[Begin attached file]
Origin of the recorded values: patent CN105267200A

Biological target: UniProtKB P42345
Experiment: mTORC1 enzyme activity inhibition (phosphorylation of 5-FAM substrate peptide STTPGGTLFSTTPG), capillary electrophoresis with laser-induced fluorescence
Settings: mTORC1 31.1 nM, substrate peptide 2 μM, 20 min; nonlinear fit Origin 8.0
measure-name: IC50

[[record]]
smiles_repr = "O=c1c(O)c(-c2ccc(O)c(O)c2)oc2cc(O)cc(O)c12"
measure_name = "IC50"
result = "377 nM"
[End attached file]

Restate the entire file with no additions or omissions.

Origin of the recorded values: patent CN105267200A

Biological target: UniProtKB P42345
Experiment: mTORC1 enzyme activity inhibition (phosphorylation of 5-FAM substrate peptide STTPGGTLFSTTPG), capillary electrophoresis with laser-induced fluorescence
Settings: mTORC1 31.1 nM, substrate peptide 2 μM, 20 min; nonlinear fit Origin 8.0
measure-name: IC50

[[record]]
smiles_repr = "O=c1c(O)c(-c2ccc(O)c(O)c2)oc2cc(O)cc(O)c12"
measure_name = "IC50"
result = "377 nM"